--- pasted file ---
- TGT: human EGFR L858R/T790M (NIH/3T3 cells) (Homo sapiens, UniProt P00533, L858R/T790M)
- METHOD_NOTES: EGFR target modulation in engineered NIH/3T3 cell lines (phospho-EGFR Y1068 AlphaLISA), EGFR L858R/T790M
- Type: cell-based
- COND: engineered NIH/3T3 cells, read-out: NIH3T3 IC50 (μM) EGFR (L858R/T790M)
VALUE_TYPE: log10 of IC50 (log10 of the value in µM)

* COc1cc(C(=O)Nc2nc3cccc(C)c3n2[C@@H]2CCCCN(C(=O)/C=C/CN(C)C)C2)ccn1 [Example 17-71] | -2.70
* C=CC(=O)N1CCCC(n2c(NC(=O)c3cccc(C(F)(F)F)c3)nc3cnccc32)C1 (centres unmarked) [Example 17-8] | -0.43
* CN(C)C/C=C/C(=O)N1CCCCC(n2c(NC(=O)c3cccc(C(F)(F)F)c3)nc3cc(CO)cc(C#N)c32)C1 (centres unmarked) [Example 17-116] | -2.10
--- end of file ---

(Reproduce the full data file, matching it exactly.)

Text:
- TGT: human EGFR L858R/T790M (NIH/3T3 cells) (Homo sapiens, UniProt P00533, L858R/T790M)
- METHOD_NOTES: EGFR target modulation in engineered NIH/3T3 cell lines (phospho-EGFR Y1068 AlphaLISA), EGFR L858R/T790M
- Type: cell-based
- COND: engineered NIH/3T3 cells, read-out: NIH3T3 IC50 (μM) EGFR (L858R/T790M)
VALUE_TYPE: log10 of IC50 (log10 of the value in µM)

* COc1cc(C(=O)Nc2nc3cccc(C)c3n2[C@@H]2CCCCN(C(=O)/C=C/CN(C)C)C2)ccn1 [Example 17-71] | -2.70
* C=CC(=O)N1CCCC(n2c(NC(=O)c3cccc(C(F)(F)F)c3)nc3cnccc32)C1 (centres unmarked) [Example 17-8] | -0.43
* CN(C)C/C=C/C(=O)N1CCCCC(n2c(NC(=O)c3cccc(C(F)(F)F)c3)nc3cc(CO)cc(C#N)c32)C1 (centres unmarked) [Example 17-116] | -2.10